A Comparative Analysis of Building Permits Procedures in Slovenia and Croatia: Development of a Simplification Model

By Jovanovic, Tatjana; Aristovnik, Aleksander et al. | Theoretical and Empirical Researches in Urban Management, May 2016 | Go to article overview

A Comparative Analysis of Building Permits Procedures in Slovenia and Croatia: Development of a Simplification Model


Jovanovic, Tatjana, Aristovnik, Aleksander, Lugaric, Tereza Rogic, Theoretical and Empirical Researches in Urban Management


1. INTRODUCTION

The construction industry plays an important role in the economy, and the industry's activities are also vital to the achievement of national socio-economic development goals of providing shelter, infrastructure and employment. It is clear that construction activities affect nearly every aspect of the economy and that the industry is essential to the continued growth of the economy. Surprisingly, the construction industry has been left off the list of major growth drivers of the economy. In order for construction to ably perform this role, there is a need to provide information on its economic value, and its place in the overall economy of a country needs to be placed in perspective if its function is to be fully understood (Oladinrin et al. 2012).

The construction sector is mostly influenced by building regulations and public investment in terms of cyclical stabilization of macro-economic trends. Furthermore, it is affected to a large extent by other legislation; like protection of the environment, energy efficiency, safety at work, social security, VAT, liability regimes, public procurement, and so forth. The competitiveness of the construction sector depends on the commitment of the market operators towards a better quality policy, sustainability development objectives, research and innovation activities and improved skills and qualifications of its workforce and management (EU 2015). Fact is, that the construction sector productivity and witness steady growth is convenient compared to a number of other sectors. Even in the time of current economic downturn it performed better than the overall economy average. In the UK for example, construction sector employs for about 7.5 per cent of all employment, making it the second largest sector of UK employment (Misago 2008).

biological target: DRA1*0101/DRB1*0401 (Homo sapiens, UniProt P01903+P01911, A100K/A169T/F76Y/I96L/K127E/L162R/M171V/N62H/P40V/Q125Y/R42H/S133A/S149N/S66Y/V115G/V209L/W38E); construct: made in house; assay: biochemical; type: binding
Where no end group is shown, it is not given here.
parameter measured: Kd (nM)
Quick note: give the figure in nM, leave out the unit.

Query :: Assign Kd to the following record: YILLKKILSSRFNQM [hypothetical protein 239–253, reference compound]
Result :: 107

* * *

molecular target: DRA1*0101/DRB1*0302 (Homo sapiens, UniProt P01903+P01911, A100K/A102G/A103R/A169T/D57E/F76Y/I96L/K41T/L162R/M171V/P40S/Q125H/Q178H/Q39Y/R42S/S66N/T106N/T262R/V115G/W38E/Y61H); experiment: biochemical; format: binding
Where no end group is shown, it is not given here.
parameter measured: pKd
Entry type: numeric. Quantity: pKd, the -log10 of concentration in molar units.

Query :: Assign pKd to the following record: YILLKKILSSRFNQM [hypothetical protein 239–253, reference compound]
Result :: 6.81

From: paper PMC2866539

Building regulations set minimum requirements for safe, healthy, energy-efficient and accessible buildings. To guarantee that these requirements are met, a building control system is imperative. The trend towards a common market for construction products and services justifies gaining a better insight into the building control systems of EU counties. According to Pedro et al. (2011), the way the regular building permit procedure is organized is similar in EU countries, while no major differences were found concerning the various steps of the procedure.

Our paper addresses the building permit procedures in two EU countries, Slovenia and Croatia. These two countries were chosen because of their similar administrative history and procedure, resulting from their membership in the former common state and the common administrative clime. Another common point of these countries is their geographical proximity and membership in the EU. From this perspective, the article analyses on one hand the differences and similarities and on the other the advantages and disadvantages in the area of obtaining building permits. Based on the findings, the paper reveals a generic model of obtaining building permits which summarizes the common characteristics of the procedures in both countries. In addition, the paper identifies the main problems of the building permit procedures and provides guidelines for renewing and complementing the current process for obtaining building permits, while simultaneously contributing to the simplification and greater transparency of the process itself as well as the enhanced efficiency of the institutions involved.

The paper focuses primarily on the following research objectives:

* to review and describe the procedures for issuing a building permit in Slovenia and Croatia;

* to identify the main shortcomings and obstacles in the issuance of building permits in the selected countries; and

* to present the model refurbishment of the existing building permit procedures in the countries.

In terms of methodology, the research survey is based on interviews with experts from Slovenia and Croatia. …

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